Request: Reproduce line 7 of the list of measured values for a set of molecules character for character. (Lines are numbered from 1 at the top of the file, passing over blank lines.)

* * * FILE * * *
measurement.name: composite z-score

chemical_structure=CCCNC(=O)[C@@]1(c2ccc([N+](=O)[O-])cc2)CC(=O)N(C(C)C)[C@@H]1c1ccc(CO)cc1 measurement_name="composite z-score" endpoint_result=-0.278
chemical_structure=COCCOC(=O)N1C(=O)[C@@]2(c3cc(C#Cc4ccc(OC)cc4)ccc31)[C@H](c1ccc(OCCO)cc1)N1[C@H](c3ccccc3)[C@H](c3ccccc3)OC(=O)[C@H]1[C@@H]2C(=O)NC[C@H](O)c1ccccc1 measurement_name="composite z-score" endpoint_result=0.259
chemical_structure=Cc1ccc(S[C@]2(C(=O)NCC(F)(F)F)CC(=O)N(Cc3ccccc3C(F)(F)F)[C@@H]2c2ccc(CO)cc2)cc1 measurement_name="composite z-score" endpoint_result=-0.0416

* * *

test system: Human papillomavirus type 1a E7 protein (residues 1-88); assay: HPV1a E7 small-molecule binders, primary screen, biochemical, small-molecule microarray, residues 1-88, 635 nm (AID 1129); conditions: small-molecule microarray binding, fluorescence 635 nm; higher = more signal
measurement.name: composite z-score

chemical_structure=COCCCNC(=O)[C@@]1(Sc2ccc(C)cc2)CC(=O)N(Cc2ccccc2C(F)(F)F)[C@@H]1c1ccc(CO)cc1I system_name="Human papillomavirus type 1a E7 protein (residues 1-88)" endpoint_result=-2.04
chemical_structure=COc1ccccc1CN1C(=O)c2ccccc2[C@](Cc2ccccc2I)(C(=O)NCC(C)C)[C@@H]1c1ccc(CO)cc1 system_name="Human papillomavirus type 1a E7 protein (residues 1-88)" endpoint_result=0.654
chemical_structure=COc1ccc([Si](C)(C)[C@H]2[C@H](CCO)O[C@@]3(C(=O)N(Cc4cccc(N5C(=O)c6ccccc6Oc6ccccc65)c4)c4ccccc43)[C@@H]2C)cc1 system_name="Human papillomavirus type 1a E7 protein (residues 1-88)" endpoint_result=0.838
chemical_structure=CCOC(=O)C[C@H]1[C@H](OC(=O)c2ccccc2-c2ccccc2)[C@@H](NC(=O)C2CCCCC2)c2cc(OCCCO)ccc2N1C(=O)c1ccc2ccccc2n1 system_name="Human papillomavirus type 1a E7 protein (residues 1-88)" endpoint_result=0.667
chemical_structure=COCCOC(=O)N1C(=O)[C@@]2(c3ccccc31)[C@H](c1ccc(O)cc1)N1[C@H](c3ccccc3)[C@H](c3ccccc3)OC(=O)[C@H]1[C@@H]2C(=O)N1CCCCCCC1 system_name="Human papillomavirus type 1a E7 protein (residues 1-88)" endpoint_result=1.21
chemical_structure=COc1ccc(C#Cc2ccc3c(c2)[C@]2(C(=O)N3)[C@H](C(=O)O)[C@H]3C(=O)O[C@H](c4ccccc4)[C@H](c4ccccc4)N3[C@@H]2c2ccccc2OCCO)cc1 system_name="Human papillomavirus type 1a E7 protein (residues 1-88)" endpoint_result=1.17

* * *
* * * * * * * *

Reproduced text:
measurement.name: composite z-score